photo-Fenton process (540 min irradiation time, pH 3, Fe2+ = 0.4 g L1, and H2O2 = 15 g L1), was placed into the EC reactor, operating under the following optimal condition: 68 mA cm2, initial pH of 8.3, and 4 cm of interelectrode distance for a specific reactor cell geometry (parallel plates) in a lab-scale tannery effluent treatment system. Nonetheless, in the case of increasing the electrodes separation in another reactor cell size with the same geometry, the current density value is expected to be mainly controlled by the applied voltage, conductivity value of the aqueous medium and electrodes separation, due to such parameters might be theoretically correlated by solving an approximation of the Laplace equation and applying another equation that resembles the ´ s Law for a parallel plates geometry [33]. Ohm The results obtained for the physicochemical parameters and for Cr, Fe, and K contents for a 5–60 min EC reaction time range are summarized in Table 4. Small variations on the final pH were observed after the EC treatment, showing a constant value of 8.3 up to 30 min. reaction time and then increasing slightly up to 8.7 at 60 min. reaction time, due to the generation of hydrogen gas and OH- radical. The same pH value of 8.7 was observed for reaction times above 60 min. After 15 min of EC reaction, strong reduc-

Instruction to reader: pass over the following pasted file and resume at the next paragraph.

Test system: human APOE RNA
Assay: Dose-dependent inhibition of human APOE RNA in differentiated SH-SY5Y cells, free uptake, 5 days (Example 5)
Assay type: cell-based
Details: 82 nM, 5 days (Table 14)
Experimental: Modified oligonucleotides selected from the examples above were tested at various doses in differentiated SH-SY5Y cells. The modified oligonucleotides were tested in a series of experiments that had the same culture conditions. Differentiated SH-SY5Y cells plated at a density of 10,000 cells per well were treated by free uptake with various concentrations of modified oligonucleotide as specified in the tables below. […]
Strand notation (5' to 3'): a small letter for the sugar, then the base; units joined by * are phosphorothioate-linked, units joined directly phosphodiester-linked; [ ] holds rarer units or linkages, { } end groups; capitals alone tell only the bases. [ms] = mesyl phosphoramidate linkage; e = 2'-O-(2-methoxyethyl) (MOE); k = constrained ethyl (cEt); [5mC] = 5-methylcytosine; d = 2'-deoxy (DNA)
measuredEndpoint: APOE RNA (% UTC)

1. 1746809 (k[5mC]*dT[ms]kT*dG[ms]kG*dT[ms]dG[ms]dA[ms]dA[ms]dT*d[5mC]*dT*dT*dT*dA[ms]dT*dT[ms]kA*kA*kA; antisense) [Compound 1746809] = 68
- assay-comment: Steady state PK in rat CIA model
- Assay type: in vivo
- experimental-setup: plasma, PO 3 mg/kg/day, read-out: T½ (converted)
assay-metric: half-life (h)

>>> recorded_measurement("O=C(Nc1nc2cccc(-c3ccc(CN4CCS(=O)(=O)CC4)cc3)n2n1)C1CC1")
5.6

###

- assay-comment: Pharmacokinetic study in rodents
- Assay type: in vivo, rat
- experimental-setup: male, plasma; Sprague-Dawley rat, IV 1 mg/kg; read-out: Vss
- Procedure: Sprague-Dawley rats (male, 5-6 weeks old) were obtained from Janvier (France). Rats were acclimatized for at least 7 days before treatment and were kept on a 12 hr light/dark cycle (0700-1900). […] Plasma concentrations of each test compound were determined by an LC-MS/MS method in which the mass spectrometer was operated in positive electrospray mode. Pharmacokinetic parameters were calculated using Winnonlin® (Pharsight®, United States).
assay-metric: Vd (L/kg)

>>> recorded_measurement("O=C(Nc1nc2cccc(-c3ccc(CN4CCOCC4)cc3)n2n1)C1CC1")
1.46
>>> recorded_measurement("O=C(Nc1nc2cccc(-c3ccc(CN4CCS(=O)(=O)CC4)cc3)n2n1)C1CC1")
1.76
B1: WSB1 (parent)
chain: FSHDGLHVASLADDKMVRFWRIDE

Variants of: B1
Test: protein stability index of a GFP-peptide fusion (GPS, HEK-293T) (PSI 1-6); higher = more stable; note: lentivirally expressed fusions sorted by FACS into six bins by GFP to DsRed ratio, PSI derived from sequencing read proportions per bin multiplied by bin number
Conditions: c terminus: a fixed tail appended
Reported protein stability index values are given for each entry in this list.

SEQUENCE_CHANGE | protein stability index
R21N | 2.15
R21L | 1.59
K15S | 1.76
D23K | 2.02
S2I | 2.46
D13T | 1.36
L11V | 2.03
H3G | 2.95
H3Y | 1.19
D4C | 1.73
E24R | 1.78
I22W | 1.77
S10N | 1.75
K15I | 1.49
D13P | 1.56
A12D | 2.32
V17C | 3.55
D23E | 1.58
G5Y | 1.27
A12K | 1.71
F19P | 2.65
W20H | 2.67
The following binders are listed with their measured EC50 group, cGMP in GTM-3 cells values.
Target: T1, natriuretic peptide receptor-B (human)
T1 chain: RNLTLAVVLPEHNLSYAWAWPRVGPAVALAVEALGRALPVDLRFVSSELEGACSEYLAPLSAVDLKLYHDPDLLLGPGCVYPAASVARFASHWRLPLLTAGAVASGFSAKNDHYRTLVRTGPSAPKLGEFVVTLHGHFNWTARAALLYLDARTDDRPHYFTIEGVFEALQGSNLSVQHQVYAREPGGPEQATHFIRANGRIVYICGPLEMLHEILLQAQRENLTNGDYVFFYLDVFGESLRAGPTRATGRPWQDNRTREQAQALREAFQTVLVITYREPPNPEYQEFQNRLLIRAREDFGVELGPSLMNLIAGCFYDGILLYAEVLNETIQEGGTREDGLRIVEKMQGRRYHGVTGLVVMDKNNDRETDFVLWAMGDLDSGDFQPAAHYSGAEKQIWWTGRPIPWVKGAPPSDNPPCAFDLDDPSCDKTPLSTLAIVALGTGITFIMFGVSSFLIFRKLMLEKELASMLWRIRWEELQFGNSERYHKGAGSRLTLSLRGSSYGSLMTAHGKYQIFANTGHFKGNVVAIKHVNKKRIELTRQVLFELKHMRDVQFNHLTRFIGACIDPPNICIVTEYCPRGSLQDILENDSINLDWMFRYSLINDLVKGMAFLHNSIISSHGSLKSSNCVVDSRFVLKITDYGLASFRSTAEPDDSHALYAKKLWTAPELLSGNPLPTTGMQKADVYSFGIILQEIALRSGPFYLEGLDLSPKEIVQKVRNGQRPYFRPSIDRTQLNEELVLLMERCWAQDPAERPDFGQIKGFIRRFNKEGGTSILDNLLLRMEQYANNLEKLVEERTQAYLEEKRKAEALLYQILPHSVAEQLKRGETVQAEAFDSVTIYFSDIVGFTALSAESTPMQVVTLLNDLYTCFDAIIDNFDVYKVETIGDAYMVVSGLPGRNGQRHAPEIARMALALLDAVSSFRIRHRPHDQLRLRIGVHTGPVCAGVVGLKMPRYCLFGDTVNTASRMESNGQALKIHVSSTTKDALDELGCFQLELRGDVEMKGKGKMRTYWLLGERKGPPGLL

Fig. 5. Comparison of physicochemical parameters and chromium removal by the integrated photo-Fenton and EC method and the conventional method.

tions on Cr and Fe concentrations were attained, reaching 0.24 and 3.16 mg L1, respectively, which are below the limits recommended by the Brazilian environmental norm [34] for discharge of wastewater into freshwater bodies. After the photo-Fenton process, the production of sludge from the EC process was 0.04 g L1. In addition, there was around 80% COD removal, while a slight reduction of the physicochemical parameter values was achieved. Furthermore, the integration of both photo-Fenton and Electrocoagulation processes has shown a high efficient removal of organic and inorganic pollutants, as well as a low production of sludge. The best results for the TIE treatment were thus achieved using the photo-Fenton process with 540 min of irradiation time, pH 3, Fe2+ = 0.4 g L1, and H2O2 = 15 g L1, and the EC process with 15 min of reaction, 68 mA cm2, initial pH of 8.3 and 4 cm of interelectrode distance. In comparison with the conventional method, a slightly better result was obtained for the reduction of chromium concentration, as shown in Fig. 5. For turbidity, TSS, TFS, and TVS,


A.N. Módenes et al. / Chemical Engineering Journal 197 (2012) 1–9

Table 5 Total costs of the tannery effluent treatment by the integrated photo-Fenton/EC method and by the conventional method, considering both the operational and sludge disposal costs in each treatment method. Treatment method

Sludge produced (kg m3)

Sludge disposal price (US$ kg1)

Sludge disposal cost (US$ m3)

TIE treatment cost (US$ m3)

Total cost (US$ m3)

Photo-Fenton EC Photo-Fenton and EC Conventional

0.40 0.03 0.43 2.4

24.24 24.24 24.24 24.24

9.70 0.73 10.43 58.56

54.43 1.36 55.79 10.50

64.13 2.09 66.22 69.06